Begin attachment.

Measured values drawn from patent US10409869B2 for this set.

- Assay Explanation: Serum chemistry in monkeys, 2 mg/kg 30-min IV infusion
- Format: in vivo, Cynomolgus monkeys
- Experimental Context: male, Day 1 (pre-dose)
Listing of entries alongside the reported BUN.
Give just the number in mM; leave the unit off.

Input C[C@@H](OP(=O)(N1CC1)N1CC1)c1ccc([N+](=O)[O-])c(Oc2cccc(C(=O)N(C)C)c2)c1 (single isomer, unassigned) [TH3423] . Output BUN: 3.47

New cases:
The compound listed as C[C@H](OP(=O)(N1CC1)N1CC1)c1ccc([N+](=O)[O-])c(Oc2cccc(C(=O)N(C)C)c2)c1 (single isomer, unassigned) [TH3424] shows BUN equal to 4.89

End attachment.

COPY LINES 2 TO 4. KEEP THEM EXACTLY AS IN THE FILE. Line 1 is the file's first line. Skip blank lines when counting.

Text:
- Assay Explanation: Serum chemistry in monkeys, 2 mg/kg 30-min IV infusion
- Format: in vivo, Cynomolgus monkeys
- Experimental Context: male, Day 1 (pre-dose)